Blog Post Pays $61M to Get into Social Networking

Career site Monster Worldwide has bought social networking startup Affinity Labs for $61 million in cash, the two companies said today. A jobs site getting into business networking makes a little more sense than, for example, Cisco buying and Five Across, but the purchase price seems rather high. Affinity was just getting off the ground and had raised only $6 million from Mayfield Fund and Trinity Ventures.

Affinity Labs’ products consists of seven recently launched sites aimed at various professions, among them the informatively named NursingLink, PoliceLink and ArtBistro. None of them are seeing traction yet — VentureBeat reports fewer than 500,000 visitors per month in total.

Update: The company contacted us to say it has 800,000 visitors per month and about a million registered members. Affinity CEO Christopher Michel contended that the acquisition price was appropriate given Affinity was generating “not a small amount of revenue” through highly targeted advertising including email newsletters and lead-generation. He also pointed out that Goldman Sachs released an analyst note praising the acquisition. At the same time, shares of Monster hit a two-year low today due to forecasted online recruitment declines.

There is some history here — Monster was already providing advertising to Affinity and Affinity was giving Monster account holders access to its sites. Further, Affinity CEO Christopher Michel had sold Military Advantage, also a Mayfield investment, to Monster for $39.5 million in 2004 after raising $31 million in funding, so maybe the shareholders were able to defer a better return to a few years later.

At last check, shares of Monster (MNST) were down $1.14 at $27.79.

14 Responses to “ Pays $61M to Get into Social Networking”

  1. The site for those who love the Italy that you won’t experience on the tour-bus itinerary.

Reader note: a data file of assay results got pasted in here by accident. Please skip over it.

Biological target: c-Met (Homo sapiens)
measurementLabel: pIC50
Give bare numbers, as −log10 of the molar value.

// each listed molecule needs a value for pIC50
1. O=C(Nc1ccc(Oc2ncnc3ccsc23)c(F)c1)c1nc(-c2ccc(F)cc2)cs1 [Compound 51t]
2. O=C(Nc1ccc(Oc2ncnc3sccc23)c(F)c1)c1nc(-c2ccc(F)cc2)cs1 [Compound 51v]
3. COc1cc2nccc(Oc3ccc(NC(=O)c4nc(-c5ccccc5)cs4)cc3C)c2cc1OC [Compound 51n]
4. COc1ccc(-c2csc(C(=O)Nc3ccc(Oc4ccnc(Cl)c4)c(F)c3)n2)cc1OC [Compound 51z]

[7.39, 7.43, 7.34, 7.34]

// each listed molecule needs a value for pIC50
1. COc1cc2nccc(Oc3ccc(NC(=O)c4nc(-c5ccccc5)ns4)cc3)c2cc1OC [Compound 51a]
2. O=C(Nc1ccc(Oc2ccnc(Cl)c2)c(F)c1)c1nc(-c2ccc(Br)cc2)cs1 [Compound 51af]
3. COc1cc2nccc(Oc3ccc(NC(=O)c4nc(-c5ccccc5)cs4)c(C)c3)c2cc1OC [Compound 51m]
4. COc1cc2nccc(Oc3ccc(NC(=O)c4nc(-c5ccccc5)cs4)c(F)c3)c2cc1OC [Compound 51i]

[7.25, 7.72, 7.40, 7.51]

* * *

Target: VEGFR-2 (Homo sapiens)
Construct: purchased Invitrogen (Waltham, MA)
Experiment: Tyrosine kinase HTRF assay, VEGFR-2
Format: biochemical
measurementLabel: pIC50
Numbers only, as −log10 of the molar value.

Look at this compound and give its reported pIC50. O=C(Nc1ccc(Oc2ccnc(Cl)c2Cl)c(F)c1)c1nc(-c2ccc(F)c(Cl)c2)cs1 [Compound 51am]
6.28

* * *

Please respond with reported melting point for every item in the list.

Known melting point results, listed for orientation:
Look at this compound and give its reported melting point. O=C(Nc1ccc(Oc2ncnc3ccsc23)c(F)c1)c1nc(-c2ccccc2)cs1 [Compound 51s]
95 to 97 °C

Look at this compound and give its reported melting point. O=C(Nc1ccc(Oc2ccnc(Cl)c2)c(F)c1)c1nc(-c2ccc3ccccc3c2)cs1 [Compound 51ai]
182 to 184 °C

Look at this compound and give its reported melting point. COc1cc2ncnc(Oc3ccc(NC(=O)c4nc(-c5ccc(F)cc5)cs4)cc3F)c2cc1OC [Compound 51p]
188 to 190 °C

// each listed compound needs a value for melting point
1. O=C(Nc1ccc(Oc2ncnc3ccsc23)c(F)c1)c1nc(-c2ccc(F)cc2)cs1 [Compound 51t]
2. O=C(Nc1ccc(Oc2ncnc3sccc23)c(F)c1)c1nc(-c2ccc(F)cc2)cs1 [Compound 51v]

A social network dedicated to those who appreciate Italy the regional, the seasonal; hidden nooks, funky festivals, the restaurant where the owner is your host, chef and sommelier; the Barista who…..

    Well, you get our idea.

    What’s yours?


  2. “Can anybody tell me why they paid such a premium for what they could have created in a short period?”

    Because they couldn’t have. Unless you are driven by love for the thing or a desire to be bought or ideally both, building these things takes forever, especially in larger organisations. The purchase price must be a combination of (1) buying out the staff there who are probably exceptionally talented and motivated (at least before the purchase of their startup) PLUS (2) paying for the existing user base PLUS (3) real and projected revenues.

  3. In my opinion; this move is a bit aggressive for Monster. They already have a user base and access to a pretty large pool of jobbers and employers.

    Can anybody tell me why they paid such a premium for what they could have created in a short period?

  4. Michael Camilleri

    Joel C I agree with Tom S. LinkedIn is about as far from a success as you can get. It’s a boring database where you can apparently easily have 37500 contacts in your network without even knowing most of them!

    Liz, the maths are simple. You cannot say $61 million was an expensive purchase price until you know what % equity the investors got for their $6 million injection. If they got 10 – 20 %, that’s perfectly valid.